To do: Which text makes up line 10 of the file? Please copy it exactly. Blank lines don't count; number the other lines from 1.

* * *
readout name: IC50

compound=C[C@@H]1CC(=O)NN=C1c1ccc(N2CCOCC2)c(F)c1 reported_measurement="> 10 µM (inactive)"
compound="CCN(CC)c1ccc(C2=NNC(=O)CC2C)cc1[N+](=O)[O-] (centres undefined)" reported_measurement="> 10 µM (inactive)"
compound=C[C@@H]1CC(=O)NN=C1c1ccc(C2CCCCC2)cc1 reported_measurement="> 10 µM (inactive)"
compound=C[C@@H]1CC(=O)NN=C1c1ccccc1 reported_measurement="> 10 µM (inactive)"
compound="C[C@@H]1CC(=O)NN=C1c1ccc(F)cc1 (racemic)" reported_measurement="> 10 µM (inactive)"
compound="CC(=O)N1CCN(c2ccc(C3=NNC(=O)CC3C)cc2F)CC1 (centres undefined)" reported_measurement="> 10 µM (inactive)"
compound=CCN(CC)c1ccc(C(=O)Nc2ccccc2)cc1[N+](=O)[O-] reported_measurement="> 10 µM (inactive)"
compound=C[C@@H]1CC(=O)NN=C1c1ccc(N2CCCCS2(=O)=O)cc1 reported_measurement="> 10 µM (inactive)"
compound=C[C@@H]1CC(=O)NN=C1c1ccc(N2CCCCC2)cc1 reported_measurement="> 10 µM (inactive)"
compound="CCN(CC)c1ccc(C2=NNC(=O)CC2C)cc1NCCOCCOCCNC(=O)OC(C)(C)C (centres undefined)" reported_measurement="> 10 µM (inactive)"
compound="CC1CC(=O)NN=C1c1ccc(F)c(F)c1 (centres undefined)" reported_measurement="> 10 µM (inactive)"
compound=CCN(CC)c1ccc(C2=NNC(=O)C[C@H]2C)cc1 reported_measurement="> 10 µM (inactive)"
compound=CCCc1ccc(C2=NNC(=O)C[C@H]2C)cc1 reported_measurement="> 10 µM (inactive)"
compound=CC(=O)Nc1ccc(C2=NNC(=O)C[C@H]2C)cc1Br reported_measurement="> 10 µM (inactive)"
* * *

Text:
compound=C[C@@H]1CC(=O)NN=C1c1ccc(N2CCCCC2)cc1 reported_measurement="> 10 µM (inactive)"